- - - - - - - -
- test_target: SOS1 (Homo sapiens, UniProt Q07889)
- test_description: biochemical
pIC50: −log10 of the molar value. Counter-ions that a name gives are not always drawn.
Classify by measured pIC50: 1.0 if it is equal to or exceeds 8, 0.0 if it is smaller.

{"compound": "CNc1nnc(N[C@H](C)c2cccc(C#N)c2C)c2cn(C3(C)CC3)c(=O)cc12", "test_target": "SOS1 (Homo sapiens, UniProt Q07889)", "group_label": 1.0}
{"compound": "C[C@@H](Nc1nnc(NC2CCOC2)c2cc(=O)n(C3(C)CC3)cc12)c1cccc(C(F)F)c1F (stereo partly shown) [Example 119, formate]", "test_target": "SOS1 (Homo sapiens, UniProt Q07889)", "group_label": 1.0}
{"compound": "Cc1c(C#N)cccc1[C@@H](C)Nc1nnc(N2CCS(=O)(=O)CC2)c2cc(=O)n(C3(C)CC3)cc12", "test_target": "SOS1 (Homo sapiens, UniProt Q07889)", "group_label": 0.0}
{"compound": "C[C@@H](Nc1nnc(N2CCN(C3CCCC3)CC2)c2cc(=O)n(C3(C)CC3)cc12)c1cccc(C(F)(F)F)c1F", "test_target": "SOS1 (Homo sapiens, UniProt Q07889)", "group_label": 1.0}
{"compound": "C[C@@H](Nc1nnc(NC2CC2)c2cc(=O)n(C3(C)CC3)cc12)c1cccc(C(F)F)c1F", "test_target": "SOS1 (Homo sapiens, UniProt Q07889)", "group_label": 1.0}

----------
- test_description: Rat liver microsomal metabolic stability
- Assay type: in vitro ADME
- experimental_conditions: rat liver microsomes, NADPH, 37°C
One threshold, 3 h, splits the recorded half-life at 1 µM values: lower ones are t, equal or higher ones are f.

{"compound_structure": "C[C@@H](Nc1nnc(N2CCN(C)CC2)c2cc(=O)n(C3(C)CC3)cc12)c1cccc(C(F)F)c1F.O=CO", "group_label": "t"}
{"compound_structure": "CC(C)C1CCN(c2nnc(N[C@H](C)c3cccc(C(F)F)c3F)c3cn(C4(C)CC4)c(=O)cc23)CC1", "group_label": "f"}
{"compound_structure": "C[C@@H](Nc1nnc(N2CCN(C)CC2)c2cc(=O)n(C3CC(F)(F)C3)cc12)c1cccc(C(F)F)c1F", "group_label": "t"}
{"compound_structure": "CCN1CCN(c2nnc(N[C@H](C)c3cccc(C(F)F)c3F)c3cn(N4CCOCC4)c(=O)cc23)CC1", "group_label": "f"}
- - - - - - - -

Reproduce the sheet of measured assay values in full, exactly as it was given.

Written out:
- test_target: SOS1 (Homo sapiens, UniProt Q07889)
- test_description: biochemical
pIC50: −log10 of the molar value. Counter-ions that a name gives are not always drawn.
Classify by measured pIC50: 1.0 if it is equal to or exceeds 8, 0.0 if it is smaller.

{"compound": "CNc1nnc(N[C@H](C)c2cccc(C#N)c2C)c2cn(C3(C)CC3)c(=O)cc12", "test_target": "SOS1 (Homo sapiens, UniProt Q07889)", "group_label": 1.0}
{"compound": "C[C@@H](Nc1nnc(NC2CCOC2)c2cc(=O)n(C3(C)CC3)cc12)c1cccc(C(F)F)c1F (stereo partly shown) [Example 119, formate]", "test_target": "SOS1 (Homo sapiens, UniProt Q07889)", "group_label": 1.0}
{"compound": "Cc1c(C#N)cccc1[C@@H](C)Nc1nnc(N2CCS(=O)(=O)CC2)c2cc(=O)n(C3(C)CC3)cc12", "test_target": "SOS1 (Homo sapiens, UniProt Q07889)", "group_label": 0.0}
{"compound": "C[C@@H](Nc1nnc(N2CCN(C3CCCC3)CC2)c2cc(=O)n(C3(C)CC3)cc12)c1cccc(C(F)(F)F)c1F", "test_target": "SOS1 (Homo sapiens, UniProt Q07889)", "group_label": 1.0}
{"compound": "C[C@@H](Nc1nnc(NC2CC2)c2cc(=O)n(C3(C)CC3)cc12)c1cccc(C(F)F)c1F", "test_target": "SOS1 (Homo sapiens, UniProt Q07889)", "group_label": 1.0}

----------
- test_description: Rat liver microsomal metabolic stability
- Assay type: in vitro ADME
- experimental_conditions: rat liver microsomes, NADPH, 37°C
One threshold, 3 h, splits the recorded half-life at 1 µM values: lower ones are t, equal or higher ones are f.

{"compound_structure": "C[C@@H](Nc1nnc(N2CCN(C)CC2)c2cc(=O)n(C3(C)CC3)cc12)c1cccc(C(F)F)c1F.O=CO", "group_label": "t"}
{"compound_structure": "CC(C)C1CCN(c2nnc(N[C@H](C)c3cccc(C(F)F)c3F)c3cn(C4(C)CC4)c(=O)cc23)CC1", "group_label": "f"}
{"compound_structure": "C[C@@H](Nc1nnc(N2CCN(C)CC2)c2cc(=O)n(C3CC(F)(F)C3)cc12)c1cccc(C(F)F)c1F", "group_label": "t"}
{"compound_structure": "CCN1CCN(c2nnc(N[C@H](C)c3cccc(C(F)F)c3F)c3cn(N4CCOCC4)c(=O)cc23)CC1", "group_label": "f"}